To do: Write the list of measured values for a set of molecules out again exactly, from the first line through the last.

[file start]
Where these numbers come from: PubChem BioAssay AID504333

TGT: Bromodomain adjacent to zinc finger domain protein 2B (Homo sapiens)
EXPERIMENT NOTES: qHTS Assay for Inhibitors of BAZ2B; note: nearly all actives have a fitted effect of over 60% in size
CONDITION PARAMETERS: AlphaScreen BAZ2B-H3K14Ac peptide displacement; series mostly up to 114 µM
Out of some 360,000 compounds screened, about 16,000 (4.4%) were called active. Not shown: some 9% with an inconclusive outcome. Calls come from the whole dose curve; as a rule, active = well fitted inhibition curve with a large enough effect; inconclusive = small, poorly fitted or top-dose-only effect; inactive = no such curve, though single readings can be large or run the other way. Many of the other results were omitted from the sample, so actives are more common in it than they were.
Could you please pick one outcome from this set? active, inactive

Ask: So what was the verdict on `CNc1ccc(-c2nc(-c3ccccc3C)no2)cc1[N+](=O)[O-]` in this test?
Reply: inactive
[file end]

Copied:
Where these numbers come from: PubChem BioAssay AID504333

TGT: Bromodomain adjacent to zinc finger domain protein 2B (Homo sapiens)
EXPERIMENT NOTES: qHTS Assay for Inhibitors of BAZ2B; note: nearly all actives have a fitted effect of over 60% in size
CONDITION PARAMETERS: AlphaScreen BAZ2B-H3K14Ac peptide displacement; series mostly up to 114 µM
Out of some 360,000 compounds screened, about 16,000 (4.4%) were called active. Not shown: some 9% with an inconclusive outcome. Calls come from the whole dose curve; as a rule, active = well fitted inhibition curve with a large enough effect; inconclusive = small, poorly fitted or top-dose-only effect; inactive = no such curve, though single readings can be large or run the other way. Many of the other results were omitted from the sample, so actives are more common in it than they were.
Could you please pick one outcome from this set? active, inactive

Ask: So what was the verdict on `CNc1ccc(-c2nc(-c3ccccc3C)no2)cc1[N+](=O)[O-]` in this test?
Reply: inactive